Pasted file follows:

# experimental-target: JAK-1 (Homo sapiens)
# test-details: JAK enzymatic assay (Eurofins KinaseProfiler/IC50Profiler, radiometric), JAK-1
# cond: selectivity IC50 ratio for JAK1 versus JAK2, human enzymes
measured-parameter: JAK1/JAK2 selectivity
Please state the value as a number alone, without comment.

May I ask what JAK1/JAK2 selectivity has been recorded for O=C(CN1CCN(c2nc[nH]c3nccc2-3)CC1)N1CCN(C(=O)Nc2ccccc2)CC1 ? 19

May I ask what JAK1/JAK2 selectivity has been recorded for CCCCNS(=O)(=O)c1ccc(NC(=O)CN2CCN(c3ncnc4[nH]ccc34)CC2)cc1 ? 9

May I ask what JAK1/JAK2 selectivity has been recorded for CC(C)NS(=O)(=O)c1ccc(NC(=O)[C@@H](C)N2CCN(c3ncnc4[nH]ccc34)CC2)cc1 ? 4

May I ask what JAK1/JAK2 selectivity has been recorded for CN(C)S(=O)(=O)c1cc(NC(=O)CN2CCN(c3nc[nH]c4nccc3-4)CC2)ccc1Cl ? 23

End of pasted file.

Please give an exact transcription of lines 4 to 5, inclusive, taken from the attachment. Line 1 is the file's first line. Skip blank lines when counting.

measured-parameter: JAK1/JAK2 selectivity
Please state the value as a number alone, without comment.